Southwark exhibition

Southwark exhibition of Empowerment through Art.

Through the London-based Latin American Women’s Rights Service (LAWRS), a charity which supports Latin American female migrants in the UK, the team worked extensively with a group of teenage girls from Bolivia, Colombia and Ecuador. They participated in a series of drama workshops on the theme of the nineteenth-century ‘Libertadoras’ and in a photography project which explored the girls’ identification with Latin America community in London and asked them to address concepts of freedom, liberation and independence.

The ‘Empowerment through Art’ photographic exhibition, which was presented at the New Art Exchange in Nottingham in March and April 2013 and at the premises of Southwark Council in London in May 2013, featured the girls’ own photographs alongside portraits of the participants taken of each participant by Mexican-British photographer Pablo Allison. The girls from LAWRS also presented a play which emerged from their drama workshops, entitled ‘Razones por las que luchar’ (Reasons for Fighting) at UCL’s Institute of the Americas on May 15 2013.

thomas 3

Drama workshops with teenagers from Bolivia, Colombia and Ecuador.

These events were exciting and timely because they provided a snapshot of how young, female Latin Americans see their adoptive country at a time the UK Latin American community is growing steadily. In 2008 there were around 186, 500 Latin Americans living in the UK and the numbers are rising. Although the community is now a large, dynamic and important presence in London, its experiences are often overlooked.  As representatives of this community, these girls presented themselves as empowered young women in the play and the photography exhibition. As Carolina Gottardo, the director of LAWRS, comments: ‘they are not victims; these are young women who can stand with their heads held high, looking toward the future. They are young women with ideals and potential, even though their situation as Latin American migrants in an unfamiliar country with little knowledge of the language and the customs is not easy;  even when they have to face up to stereotypes about young women immigrants from an ethnic minority.’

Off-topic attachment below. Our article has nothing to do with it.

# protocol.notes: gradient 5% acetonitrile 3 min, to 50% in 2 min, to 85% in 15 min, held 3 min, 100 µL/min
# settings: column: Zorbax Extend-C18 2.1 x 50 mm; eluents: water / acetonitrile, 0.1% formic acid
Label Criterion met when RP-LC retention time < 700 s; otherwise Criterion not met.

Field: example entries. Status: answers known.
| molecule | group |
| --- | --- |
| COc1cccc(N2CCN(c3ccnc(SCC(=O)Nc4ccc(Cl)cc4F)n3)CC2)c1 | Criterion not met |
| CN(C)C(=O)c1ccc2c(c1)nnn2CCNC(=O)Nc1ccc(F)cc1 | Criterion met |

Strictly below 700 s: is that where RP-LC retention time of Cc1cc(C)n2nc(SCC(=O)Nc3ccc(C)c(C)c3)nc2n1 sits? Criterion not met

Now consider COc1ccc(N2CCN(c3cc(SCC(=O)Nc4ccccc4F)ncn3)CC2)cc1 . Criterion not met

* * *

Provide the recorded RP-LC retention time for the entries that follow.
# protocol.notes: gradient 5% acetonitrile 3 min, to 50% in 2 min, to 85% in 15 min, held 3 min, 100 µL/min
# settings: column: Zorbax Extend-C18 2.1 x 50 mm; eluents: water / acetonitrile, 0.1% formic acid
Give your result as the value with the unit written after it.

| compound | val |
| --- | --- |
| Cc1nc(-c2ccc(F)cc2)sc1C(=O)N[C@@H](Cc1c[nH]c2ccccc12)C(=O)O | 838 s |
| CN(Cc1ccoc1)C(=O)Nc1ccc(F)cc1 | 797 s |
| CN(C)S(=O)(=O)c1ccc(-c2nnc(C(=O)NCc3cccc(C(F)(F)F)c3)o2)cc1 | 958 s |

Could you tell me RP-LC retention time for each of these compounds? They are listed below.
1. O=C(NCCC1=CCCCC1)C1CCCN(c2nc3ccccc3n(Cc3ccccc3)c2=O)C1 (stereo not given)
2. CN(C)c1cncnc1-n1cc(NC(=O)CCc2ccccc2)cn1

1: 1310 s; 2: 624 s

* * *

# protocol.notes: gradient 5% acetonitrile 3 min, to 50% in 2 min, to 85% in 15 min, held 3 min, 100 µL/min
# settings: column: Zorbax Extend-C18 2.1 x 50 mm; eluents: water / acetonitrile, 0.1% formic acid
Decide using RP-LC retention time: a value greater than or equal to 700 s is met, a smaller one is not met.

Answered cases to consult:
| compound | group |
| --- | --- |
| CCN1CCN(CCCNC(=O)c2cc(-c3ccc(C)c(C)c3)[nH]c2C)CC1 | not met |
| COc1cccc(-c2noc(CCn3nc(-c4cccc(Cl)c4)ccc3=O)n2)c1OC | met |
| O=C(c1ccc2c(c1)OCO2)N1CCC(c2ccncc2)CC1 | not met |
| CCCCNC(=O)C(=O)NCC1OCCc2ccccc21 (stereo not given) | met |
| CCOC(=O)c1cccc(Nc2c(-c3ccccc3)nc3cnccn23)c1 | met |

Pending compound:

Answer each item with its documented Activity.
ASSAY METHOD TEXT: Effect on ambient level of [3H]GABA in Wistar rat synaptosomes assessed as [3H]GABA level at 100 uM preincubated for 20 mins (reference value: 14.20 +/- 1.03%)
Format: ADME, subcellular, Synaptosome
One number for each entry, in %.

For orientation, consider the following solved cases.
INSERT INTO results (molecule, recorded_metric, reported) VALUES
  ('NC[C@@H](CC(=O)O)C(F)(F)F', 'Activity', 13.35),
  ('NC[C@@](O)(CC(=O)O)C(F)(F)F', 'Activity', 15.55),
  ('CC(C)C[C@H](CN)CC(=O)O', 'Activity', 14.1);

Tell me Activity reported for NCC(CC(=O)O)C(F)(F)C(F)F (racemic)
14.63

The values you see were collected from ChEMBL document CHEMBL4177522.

Dr Maria Thomas was the research assistant on the project Women and Independence in Latin America, and is now a lecturer in Hispanic Studies at the University of Exeter.

21st Century Fiction from Spain

The joint ACLAIIR/IGRS/IC seminar on 18 April brought together researchers, literary critics, translators, librarians and publishers to explore the world of 21st century fiction from Spain. After a warm welcome from Julio Crespo MacLennan, Director of the Instituto Cervantes in London, Geoff West (Chair of ACLAIIR) thanked all the organisers and participants for attending what was sure to be an interesting and enjoyable day.

For anyone involved in researching or purchasing Spanish fiction, it is clear that the publishing scene in Spain is one of very few Spanish industries holding its own in the current economic climate. Although booksales have dropped in number across Spain, Portugal, and the UK, fiction writing from Spain is very much alive and well, and breaking into new markets thanks to the increasing number of translated titles available.

Librarians' panel, L-R: Sonia Morcillo-Garcia (University of Cambridge), Andrea Meyer Ludowisy (IGRS), Geoff West (ACLAIIR Chair/British Library), Joanne Edwards (University of Oxford), Mayte Azorin (Instituto Cervantes, London).

Librarians’ panel, L-R: Sonia Morcillo-Garcia (University of Cambridge), Andrea Meyer Ludowisy (IGRS), Geoff West (ACLAIIR Chair/British Library), Joanne Edwards (University of Oxford), Mayte Azorin (Instituto Cervantes, London).